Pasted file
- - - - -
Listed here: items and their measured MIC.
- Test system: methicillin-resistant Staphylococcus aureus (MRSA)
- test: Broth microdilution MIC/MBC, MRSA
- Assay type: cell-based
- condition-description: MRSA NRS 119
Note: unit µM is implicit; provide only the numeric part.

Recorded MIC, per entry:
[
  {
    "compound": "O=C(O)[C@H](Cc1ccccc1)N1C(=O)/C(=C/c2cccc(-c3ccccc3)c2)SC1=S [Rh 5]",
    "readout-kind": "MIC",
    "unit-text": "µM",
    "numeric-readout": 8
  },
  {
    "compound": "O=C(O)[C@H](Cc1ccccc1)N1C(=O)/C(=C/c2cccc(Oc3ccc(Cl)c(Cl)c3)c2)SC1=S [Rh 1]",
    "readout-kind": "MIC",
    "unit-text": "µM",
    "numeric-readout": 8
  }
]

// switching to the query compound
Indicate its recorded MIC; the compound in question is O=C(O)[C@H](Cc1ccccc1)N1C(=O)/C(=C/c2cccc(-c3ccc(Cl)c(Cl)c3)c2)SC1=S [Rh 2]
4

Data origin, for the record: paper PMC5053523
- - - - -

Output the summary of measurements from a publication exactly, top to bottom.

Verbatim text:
Listed here: items and their measured MIC.
- Test system: methicillin-resistant Staphylococcus aureus (MRSA)
- test: Broth microdilution MIC/MBC, MRSA
- Assay type: cell-based
- condition-description: MRSA NRS 119
Note: unit µM is implicit; provide only the numeric part.

Recorded MIC, per entry:
[
  {
    "compound": "O=C(O)[C@H](Cc1ccccc1)N1C(=O)/C(=C/c2cccc(-c3ccccc3)c2)SC1=S [Rh 5]",
    "readout-kind": "MIC",
    "unit-text": "µM",
    "numeric-readout": 8
  },
  {
    "compound": "O=C(O)[C@H](Cc1ccccc1)N1C(=O)/C(=C/c2cccc(Oc3ccc(Cl)c(Cl)c3)c2)SC1=S [Rh 1]",
    "readout-kind": "MIC",
    "unit-text": "µM",
    "numeric-readout": 8
  }
]

// switching to the query compound
Indicate its recorded MIC; the compound in question is O=C(O)[C@H](Cc1ccccc1)N1C(=O)/C(=C/c2cccc(-c3ccc(Cl)c(Cl)c3)c2)SC1=S [Rh 2]
4

Data origin, for the record: paper PMC5053523